A year after a fire consumed more than 11,000 acres in the Mount Pleasant area of Amherst County, Christine Vrooman compared the incident to a movie where she and her family played unexpected roles.

Vrooman, owner of Ankida Ridge Vineyards, said it almost seems like the fire never really happened until she sees the charred scars at the base of nearby trees and occasionally smells creosote coming from the forest floor on damp fall days.

“That Saturday afternoon would be the beginning of several days of fear, anxiety, relief, exhaustion, gratitude and a new level of deep appreciation for the firefighters that saved our home and vineyard,” Vrooman said.

Her home and vineyard suffered little to no damage in the fire, Vrooman said, adding the vines were dormant at the time of the fire and all the fruit was off the vine. If the fruit had not been harvested when the fire occurred, the wine made with that harvest would have had a smoky taint to it and would have been difficult to sell, Vrooman said.

U.S. Forest Service District Ranger Lauren Stull said the Mount Pleasant fire covered a total of 11,229 acres, drawing more than 300 firefighters at the fire’s peak. Beginning Nov. 19, 2016 Stull said the fire was considered contained Dec.1 and burned most of the Mount Pleasant National Scenic Area.

“The smoke was so thick for so many days,” Vrooman said. “My eyes burned inside the house.”

Because of the fire, she could not host family for Thanksgiving, sending everyone to Charlottesville for the holiday meal. Vrooman said by that evening the smoke had drifted in another direction and she and her family were able to host a Thanksgiving meal for the firefighting teams from Alaska and West Virginia.

“What an honor for us to feed these heroes,” Vrooman said. “We, along with the entire Amherst community, felt we could not do enough for them to show our deepest appreciation for their heroic efforts.”

In early December 2016 Vrooman organized a tribute ceremony in the town of Amherst to thank the firefighters who helped combat the blaze.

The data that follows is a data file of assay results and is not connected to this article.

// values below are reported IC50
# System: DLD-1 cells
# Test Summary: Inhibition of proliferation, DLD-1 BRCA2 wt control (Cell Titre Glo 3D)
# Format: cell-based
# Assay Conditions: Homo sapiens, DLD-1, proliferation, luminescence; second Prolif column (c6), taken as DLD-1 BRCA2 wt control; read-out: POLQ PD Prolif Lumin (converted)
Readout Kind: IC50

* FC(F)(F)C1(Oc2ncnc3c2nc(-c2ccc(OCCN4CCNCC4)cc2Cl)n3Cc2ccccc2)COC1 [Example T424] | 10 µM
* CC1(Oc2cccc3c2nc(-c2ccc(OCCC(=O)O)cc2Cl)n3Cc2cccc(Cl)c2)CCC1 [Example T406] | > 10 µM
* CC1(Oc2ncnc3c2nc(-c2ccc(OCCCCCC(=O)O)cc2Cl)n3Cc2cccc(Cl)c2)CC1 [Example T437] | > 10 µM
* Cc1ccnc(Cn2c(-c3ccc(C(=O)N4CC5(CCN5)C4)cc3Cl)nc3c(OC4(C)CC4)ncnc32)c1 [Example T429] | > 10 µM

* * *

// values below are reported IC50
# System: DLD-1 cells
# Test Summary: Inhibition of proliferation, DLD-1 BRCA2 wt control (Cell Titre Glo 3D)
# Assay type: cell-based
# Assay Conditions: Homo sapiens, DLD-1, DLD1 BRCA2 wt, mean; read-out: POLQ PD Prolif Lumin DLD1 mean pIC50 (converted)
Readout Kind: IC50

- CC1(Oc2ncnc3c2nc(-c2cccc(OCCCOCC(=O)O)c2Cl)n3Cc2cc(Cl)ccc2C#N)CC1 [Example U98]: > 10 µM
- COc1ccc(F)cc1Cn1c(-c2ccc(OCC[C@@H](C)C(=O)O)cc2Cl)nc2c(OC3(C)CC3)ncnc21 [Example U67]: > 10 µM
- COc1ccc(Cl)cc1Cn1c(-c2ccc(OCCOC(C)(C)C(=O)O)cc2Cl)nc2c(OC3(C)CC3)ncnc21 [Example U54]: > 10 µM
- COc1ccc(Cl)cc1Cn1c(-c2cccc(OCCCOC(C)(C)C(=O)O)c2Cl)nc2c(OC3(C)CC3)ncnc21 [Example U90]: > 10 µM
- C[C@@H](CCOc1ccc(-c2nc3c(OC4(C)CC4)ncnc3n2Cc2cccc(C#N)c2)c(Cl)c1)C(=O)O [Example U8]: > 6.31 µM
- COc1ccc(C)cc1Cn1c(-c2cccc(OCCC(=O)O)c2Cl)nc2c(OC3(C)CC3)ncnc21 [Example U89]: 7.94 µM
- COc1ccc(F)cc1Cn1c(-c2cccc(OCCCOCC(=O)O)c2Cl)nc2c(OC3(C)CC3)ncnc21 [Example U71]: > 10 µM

At that time Vrooman recalled taking turns with family members to stay awake and monitor their property.

The fire helped Vrooman experience the value and importance of “stuff,” she said, recalling first arriving to the house, not knowing how much time they had and realizing what is truly important.

“Leaving the house with just our dog and an armful of things important enough to grab, I realized how unimportant most of the ‘stuff’ is that we fill our lives and homes,” Vrooman said.

Vrooman said another thing she took away from the experience last year was being “firewise,” preparing the home’s surroundings to be clear of leaf debris, not stacking firewood next to the house and more.

“These were thoughts that never entered our minds until this event,” Vrooman said. “…We will be forever grateful to our firefighters, local, state and federal. They are truly heroes.”

Amherst County Director of Public Safety Gary Roakes said the fire last year was probably the largest he has seen since he began working for the county 13 years ago.

Roakes said he has been back up in some of the areas the fire came through and it’s starting to green up again.

“You can still see some areas where the [burn was] but even back in the spring it was greening up …,” Roakes said.

Last year the fire mostly crept along the ground, Roakes said, with flames a foot high in some spots.

“Basically, all it did was come through and clean the floor of the forest and cleaned the underbrush and stuff like that,” Roakes said. “In some of these areas the U.S. Forest Service already had prescribed burns anyway … it just happened to do it for them.”

Concerning fire safety, Roakes said one measure, whether with camping or yard work, is completely covering the fire with dirt or water to extinguish the flames, making sure to have a rock barrier surrounding the fire and not burning in the middle of the woods. Roakes also said not to burn on windy days and to have a hose and/or rake available to help prevent the fire from spreading.

“Be careful when you’re burning, be aware of your surroundings, don’t burn near the woods,” Roakes said. “…Be cautious with it, respect the fire.”

The U.S. Forest Service issued a $2,000 reward in June 2017 for tips which could lead to the arrest of the person or persons responsible for starting the massive wildfire.

Stull said last week the reward still is active and the case remains under investigation.

“The outstanding cooperative effort of many partners including the U.S. Forest Service, the Virginia Department of Forestry and the Amherst County Public Safety was identified as one of the successes last fall,” Stull said. “Also, the community’s overwhelming support and care for the many firefighters from across the country will not be forgotten any time soon.”

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